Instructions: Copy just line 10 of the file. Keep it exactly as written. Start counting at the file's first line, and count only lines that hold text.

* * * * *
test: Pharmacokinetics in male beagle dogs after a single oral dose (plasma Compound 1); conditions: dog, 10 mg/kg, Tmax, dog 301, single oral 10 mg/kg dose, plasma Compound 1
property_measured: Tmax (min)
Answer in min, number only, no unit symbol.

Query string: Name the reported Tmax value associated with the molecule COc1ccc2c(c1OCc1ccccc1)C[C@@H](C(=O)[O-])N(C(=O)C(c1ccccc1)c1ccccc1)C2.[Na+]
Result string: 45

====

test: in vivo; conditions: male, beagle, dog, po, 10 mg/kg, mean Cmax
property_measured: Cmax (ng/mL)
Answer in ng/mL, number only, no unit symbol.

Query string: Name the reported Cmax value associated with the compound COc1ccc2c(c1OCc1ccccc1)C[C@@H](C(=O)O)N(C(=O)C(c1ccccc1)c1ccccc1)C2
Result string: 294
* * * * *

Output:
Query string: Name the reported Cmax value associated with the compound COc1ccc2c(c1OCc1ccccc1)C[C@@H](C(=O)O)N(C(=O)C(c1ccccc1)c1ccccc1)C2